The chromaticity coordinates of the WL emission were calculated for all excitation wavelengths and are depicted in Figure 1b. Small shifts in the chromaticity coordinates were observed; however, all samples were located in the white-orange region. Moreover, no particularly strong shifts in the emission-band maxima were observed for different excitation powers; however, it was observed that WL emission from the graphene ceramics was a threshold process exhibiting supralinear behavior.

The dependence of the laser-induced WL emission on the excitation light power is illustrated in Figure 2. A representative plot of the WL emission excited at 975 nm for various laser powers is presented in Figure 2a. The nonlinear behavior of the excitation power, along with the threshold point, is shown in Figure 2b for a number of excitation wavelengths. Once the threshold point is crossed, the WL emission increases in accordance with the power-law formula (Equation (1)):

where IWL is the intensity of the WL emission, P is the power of the excitation laser light and N is the order of the process. A monotonic dependence of the order of the process on the excitation wavelength was observed (Figure 3). The lowest value of N=2.39 was observed for λexc=405 nm, and the highest value of N=5.69 was observed for λexc=975 nm. For high-energy photons (3.06 eV), the WL emission appears to behave like Stokes emission, whereas for lower-energy excitation, the emission may be treated as an anti-Stokes process. This finding indicates that the WL emission from graphene ceramics has its origin in multiphoton absorption.

Figure 2
figure 2

(a) Representative plot of laser-induced WL emission from graphene ceramics excited at λexc=975 nm with various laser powers ranging from approximately 0.7 W up to approximately 1.5 W. (b) The power dependence of the laser-induced WL emission at various excitation lines, i.e., 405 nm, 476 nm, 488 nm, 514 nm, 808 nm and 975 nm. The value of N represents the order of the process. WL, white-light.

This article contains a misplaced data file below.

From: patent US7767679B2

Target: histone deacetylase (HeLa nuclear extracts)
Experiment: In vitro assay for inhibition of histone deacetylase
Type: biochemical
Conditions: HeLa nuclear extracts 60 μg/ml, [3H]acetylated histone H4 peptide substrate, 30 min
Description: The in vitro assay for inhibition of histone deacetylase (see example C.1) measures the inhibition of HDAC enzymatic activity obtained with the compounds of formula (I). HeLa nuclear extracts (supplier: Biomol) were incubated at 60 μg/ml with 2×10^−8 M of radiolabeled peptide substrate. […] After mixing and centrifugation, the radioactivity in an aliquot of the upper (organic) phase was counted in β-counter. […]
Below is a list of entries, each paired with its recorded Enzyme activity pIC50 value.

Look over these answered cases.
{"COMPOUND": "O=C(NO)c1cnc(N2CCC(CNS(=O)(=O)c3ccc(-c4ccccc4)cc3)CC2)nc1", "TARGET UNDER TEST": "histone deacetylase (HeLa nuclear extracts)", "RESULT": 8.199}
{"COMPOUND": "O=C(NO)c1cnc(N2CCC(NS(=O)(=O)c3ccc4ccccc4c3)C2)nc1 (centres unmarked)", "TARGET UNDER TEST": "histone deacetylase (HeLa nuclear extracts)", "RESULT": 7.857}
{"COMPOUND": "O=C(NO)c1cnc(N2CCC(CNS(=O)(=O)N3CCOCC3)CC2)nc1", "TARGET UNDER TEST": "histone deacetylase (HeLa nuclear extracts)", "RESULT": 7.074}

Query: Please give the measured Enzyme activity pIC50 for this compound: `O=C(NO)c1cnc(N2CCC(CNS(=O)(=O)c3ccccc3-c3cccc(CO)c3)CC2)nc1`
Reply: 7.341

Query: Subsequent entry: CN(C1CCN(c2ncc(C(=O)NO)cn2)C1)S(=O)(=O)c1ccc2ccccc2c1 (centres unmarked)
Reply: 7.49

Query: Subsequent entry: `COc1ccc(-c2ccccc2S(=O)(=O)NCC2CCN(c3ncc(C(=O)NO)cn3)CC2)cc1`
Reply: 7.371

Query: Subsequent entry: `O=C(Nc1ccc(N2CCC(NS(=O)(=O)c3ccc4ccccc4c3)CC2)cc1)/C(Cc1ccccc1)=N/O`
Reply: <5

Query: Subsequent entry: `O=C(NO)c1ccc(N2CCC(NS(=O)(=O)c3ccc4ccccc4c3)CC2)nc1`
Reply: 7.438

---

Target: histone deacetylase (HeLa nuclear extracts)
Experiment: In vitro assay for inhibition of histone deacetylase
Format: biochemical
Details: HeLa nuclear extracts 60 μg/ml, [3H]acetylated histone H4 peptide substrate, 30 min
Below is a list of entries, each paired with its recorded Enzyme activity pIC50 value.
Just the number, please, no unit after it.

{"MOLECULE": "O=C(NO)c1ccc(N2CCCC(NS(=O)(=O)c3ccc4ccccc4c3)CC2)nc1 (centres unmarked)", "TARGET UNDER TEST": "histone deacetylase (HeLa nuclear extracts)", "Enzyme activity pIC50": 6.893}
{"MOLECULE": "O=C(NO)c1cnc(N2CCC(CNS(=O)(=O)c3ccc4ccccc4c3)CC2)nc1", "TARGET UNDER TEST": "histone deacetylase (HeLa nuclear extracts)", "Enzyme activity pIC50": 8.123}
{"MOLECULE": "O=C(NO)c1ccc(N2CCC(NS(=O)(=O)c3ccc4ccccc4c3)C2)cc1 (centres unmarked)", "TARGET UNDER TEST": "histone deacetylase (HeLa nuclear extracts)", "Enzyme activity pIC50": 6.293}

Figure 3
figure 3

Dependence of the process order parameter N on the excitation photon energy. The dependence of the threshold power Pth on the photon excitation energy is presented in the inset.

The total energy Etot of N absorbed photons with energy ħωexc was nearly identical for all investigated excitation wavelengths, Etot=Nexcħωexc. If we take the photon energy corresponding to the λexc=975 nm excitation wavelength (1.27 eV) and multiply it by a number of photons equal to 5.69, we obtain a value of 7.2 eV, which is similar to the value calculated for λexc=808 nm (1.53 eV), which yields 7.9 eV.

The calculated values of Etot for the wavelengths in the VIS region, i.e., 405 nm (3.06 eV), 476 nm (2.60 eV), 488 nm (2.54 eV) and 514 nm (2.41 eV), are 8.5 eV, 7.9 eV, 8.4 eV and 8.9 eV, respectively. The values of Etot calculated for the VIS excitation photons are higher than those for the infrared photons, which may be related to the different index of refraction for and better focusing of the visible light. The important observation is that regardless of the wavelength of the incident laser light used in the experiment, the total energy Etot of absorbed photons that gave rise to the WL emission was comparable and seems to have remained constant across the entire measured region.

This behavior may be well understood by considering the nearly frequency-independent absorption of graphene, which, for pristine graphene, is equal to the universal value of πα (2.29%) determined by the fine-structure constant α=e2/ħc.

A careful analysis of the power dependence of the WL emission revealed the threshold behavior of the WL emission. It was observed that Pth decreased with increasing photon energy. The value of Pth was at its lowest for blue-region photons (see the inset of Figure 3). This threshold behavior is characteristic of the multiphoton absorption processes responsible for photon avalanching and photoionization.

Because the WL emission from the graphene ceramics was observed only under a reduced atmospheric pressure, it was necessary to investigate the impact of the pressure conditions on the relative intensity of the WL emission. The results for the dependence on the ambient pressure are presented in Figure 4a. The intensity of the WL emission increased by a factor of approximately five upon the reduction of the pressure by over five decades to 5×10−3 hPa (Figure 4b). Although this increase is quite significant, much higher values have been observed in measurements of similar processes in lanthanide-doped dielectrics, e.g., Yb3+:YAG22 and LiYbP4O1223 nanocrystals. The dependence of the WL emission on the ambient pressure offers some clue as to the origin of the emission, which cannot simply be attributed to the contribution of functional groups, as for the emission of graphene oxide. The observed supralinear dependence of the intensity on the ambient pressure may be predicted by the model of the radiative dissipation of energy24 (Equation (2)):

where P is the measured pressure and I0 is the initial intensity at pressure P0. It is clear that because of the observed saturation region, the results remain in agreement with this model; however, the lower dependence on the ambient pressure suggests that the convection process does not impact the emission intensity of our graphene ceramics as strongly as is observed in the dielectrics Yb3+:YAG and LiYbP4O12.